Can a phone company as an employer use employee’s personal phone records to support wrongfully conduct practices?

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Can a phone company as an employer use employee’s personal phone records to support wrongfully conduct practices?

Asked on May 21, 2013 under Employment Labor Law

Answers:

SJZ, Member, New York Bar / FreeAdvice Contributing Attorney

Answered 8 years ago | Contributor

Yes, but only if--

a) Calls were made from the company phones (both landlines and company-issued cell phones), since those phones belong to the company and the records of calls made on those phones--even personal calls--are the company's records, not the employees (the same that if someone makes a call from a friend's house, the friend can see the record of that call).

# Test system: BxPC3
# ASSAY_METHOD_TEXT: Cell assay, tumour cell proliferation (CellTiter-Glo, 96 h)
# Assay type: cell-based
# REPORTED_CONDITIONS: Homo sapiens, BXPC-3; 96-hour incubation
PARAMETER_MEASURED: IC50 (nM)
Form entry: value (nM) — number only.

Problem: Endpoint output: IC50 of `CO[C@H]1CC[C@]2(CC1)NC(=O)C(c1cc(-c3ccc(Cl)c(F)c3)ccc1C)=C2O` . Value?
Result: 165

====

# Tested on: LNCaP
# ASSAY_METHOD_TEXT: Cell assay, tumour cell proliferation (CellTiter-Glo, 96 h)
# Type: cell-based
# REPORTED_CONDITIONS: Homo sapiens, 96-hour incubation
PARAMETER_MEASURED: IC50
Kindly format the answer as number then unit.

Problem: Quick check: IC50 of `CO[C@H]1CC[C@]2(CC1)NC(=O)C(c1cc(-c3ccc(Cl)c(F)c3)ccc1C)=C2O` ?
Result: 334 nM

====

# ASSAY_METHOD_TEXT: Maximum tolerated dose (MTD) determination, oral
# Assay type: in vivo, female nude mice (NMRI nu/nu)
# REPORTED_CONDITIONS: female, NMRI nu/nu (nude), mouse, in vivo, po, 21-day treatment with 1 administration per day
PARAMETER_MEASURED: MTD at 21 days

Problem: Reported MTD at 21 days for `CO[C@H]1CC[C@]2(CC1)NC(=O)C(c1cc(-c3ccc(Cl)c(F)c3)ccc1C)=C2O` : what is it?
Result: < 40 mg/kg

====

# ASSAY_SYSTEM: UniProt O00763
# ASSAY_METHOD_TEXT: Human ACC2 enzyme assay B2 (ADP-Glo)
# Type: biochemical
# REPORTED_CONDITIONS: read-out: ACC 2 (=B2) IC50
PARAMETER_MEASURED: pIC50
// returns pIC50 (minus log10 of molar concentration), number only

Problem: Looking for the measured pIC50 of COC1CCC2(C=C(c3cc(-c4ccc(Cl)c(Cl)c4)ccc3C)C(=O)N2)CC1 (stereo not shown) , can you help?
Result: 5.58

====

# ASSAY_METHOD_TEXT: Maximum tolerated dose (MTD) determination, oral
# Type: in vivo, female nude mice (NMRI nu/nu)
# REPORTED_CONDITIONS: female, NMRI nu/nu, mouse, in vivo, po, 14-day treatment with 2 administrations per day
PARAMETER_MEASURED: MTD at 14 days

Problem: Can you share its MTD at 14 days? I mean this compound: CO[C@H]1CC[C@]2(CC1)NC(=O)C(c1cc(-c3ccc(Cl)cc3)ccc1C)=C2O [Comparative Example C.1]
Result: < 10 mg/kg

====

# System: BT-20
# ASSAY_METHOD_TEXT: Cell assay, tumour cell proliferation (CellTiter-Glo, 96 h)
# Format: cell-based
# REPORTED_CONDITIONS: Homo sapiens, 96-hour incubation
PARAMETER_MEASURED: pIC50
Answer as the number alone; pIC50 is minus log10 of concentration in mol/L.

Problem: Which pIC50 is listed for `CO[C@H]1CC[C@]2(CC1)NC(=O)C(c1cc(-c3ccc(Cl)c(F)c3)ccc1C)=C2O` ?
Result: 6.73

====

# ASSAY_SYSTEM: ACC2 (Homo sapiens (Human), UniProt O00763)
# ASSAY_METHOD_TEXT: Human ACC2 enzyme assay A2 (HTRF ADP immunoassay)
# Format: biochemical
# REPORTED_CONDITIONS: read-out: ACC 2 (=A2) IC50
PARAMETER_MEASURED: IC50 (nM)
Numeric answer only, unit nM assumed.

b) The employee agreed, such as in a contract, or in acknowledging receipt of and acceptance of an employe  handbook containing terms and conditions of employment, to allow the phone company to have access.

c) The company validly and lawfully gained access to such records, such as through a subpoena.

However, other than as above, even the phone company cannot simply see an employee's phone records made from the employee's own personal phones. (But note: if the call is made to someone at work, then the company could still the record of the incoming call to a company phone.)


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